The Boy Scout “Perversion Files”

June 1, 2014

In October of 2012, the Oregon Supreme Court ordered the Boy Scouts of America to release confidential files the organization had kept for years. These files, known as “the Perversion Files”, contain records of Boy Scout volunteers who had been subject to allegations of sexual abuse and records of what the Boy Scout organization did in response to discovering the allegations. The files may have been complied from as early as the 1920’s.

Since then, these files have been searchable online, including names of perpetrators. As pointed out in a New York Times editorial of October 19, 2012, the Boy Scouts have defended keeping the files confidential arguing that the privacy allowed them to be subject a a system of internal controls which helped prevent attempts by the alleged perpetrators to rejoin scouting.

However, the result of this secrecy is a failure to report the allegations to law enforcement and protection for the abusers from criminal punishment for their behavior. The Boy Scots failed to report many allegations to the public as well.

A number of the files also detail situations in which the Boy Scouts terminated volunteers subject to allegations, and thereafter the volunteers rejoining and reoffending within the organization.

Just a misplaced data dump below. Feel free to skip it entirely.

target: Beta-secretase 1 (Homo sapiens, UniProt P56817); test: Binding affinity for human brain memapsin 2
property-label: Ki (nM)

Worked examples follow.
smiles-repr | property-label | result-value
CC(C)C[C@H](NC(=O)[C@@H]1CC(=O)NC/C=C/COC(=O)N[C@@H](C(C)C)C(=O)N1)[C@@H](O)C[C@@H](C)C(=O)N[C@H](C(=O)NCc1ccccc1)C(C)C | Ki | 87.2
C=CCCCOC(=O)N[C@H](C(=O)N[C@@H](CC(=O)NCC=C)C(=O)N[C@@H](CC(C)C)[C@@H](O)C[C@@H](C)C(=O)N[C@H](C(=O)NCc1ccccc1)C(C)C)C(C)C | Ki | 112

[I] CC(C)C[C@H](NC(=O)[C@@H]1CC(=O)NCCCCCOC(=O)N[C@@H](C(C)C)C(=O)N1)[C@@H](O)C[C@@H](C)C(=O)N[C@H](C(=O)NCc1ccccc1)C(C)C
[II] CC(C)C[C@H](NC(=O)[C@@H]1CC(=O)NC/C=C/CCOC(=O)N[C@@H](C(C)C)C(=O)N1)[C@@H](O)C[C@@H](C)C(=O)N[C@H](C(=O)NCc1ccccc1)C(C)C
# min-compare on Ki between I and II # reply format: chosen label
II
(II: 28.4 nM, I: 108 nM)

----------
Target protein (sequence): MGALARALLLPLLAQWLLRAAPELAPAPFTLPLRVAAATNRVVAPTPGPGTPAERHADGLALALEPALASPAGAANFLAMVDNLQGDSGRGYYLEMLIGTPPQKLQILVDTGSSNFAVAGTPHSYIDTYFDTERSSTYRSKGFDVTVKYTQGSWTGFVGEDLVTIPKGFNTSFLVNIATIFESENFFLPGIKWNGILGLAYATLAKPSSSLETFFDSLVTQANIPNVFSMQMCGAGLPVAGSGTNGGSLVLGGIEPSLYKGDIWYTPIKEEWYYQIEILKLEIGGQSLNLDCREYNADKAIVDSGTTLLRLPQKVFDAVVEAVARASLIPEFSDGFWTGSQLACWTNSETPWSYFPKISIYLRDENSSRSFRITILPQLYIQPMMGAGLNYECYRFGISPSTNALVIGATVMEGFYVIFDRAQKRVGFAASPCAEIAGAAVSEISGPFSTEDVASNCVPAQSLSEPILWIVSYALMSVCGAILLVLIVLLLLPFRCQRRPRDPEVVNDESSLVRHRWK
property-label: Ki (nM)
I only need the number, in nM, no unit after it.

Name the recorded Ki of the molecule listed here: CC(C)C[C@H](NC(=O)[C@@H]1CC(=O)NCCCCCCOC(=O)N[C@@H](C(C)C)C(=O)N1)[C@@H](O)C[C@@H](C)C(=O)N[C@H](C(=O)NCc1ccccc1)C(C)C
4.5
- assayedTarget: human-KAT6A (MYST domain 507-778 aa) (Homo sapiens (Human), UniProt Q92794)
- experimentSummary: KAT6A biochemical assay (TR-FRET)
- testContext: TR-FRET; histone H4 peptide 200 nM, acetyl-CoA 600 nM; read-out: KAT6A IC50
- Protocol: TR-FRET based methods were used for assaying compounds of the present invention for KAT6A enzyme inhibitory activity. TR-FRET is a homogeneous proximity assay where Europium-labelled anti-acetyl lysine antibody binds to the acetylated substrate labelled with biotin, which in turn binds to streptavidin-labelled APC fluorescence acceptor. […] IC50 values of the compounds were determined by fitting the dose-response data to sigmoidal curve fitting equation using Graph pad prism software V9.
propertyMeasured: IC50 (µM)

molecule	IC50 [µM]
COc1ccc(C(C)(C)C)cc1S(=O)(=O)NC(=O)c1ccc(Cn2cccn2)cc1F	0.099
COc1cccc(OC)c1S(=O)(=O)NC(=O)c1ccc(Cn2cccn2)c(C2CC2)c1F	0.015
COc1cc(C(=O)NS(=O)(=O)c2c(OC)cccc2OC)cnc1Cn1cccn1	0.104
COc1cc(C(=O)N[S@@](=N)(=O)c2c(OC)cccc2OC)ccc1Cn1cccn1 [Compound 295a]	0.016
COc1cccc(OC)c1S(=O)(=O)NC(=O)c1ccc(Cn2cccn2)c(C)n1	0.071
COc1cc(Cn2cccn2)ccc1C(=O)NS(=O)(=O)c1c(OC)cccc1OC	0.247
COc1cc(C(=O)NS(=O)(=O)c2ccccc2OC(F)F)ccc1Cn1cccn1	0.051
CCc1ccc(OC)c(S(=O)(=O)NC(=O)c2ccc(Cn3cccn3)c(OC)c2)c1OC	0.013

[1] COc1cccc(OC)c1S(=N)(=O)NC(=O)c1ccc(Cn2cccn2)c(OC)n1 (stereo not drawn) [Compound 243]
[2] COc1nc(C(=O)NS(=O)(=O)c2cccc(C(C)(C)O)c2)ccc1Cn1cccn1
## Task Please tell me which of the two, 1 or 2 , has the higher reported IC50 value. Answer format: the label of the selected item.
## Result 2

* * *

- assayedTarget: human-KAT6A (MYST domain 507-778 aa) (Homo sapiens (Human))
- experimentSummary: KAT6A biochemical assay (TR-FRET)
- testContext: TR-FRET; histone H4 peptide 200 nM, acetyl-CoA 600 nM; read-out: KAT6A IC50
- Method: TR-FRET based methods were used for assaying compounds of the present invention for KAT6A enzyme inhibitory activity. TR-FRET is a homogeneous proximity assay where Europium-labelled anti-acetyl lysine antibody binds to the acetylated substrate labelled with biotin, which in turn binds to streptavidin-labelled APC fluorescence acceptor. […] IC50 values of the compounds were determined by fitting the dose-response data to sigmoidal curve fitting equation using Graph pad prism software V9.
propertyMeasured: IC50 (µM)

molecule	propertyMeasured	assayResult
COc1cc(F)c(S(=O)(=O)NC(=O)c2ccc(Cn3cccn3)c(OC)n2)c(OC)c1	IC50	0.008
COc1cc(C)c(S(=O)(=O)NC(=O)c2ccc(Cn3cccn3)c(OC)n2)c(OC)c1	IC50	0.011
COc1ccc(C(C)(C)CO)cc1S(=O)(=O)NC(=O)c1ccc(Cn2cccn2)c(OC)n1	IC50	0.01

The release order began with a civil lawsuit in Oregon Superior Court by six victims of sexual abuse which resulted in a punitive damages award of 18.5 million against the Boy Scout organization. The law firm that won the civil lawsuit appealed all the way to the Oregon Supreme Court on the issue of release of the files, winning a release order from the Supreme Court.

At the time of the release, the Boy Scouts issued an apology for their part in failing to protect the children from abusers. Additionally, they pointed out that by 2012, the police were involved in 63% of cases.

For more information, see this Washington Post article regarding the 2012 release of the files: Boy scout “perversion files” released, The Washington Post, by Paul Duggan, October 18, 2012.

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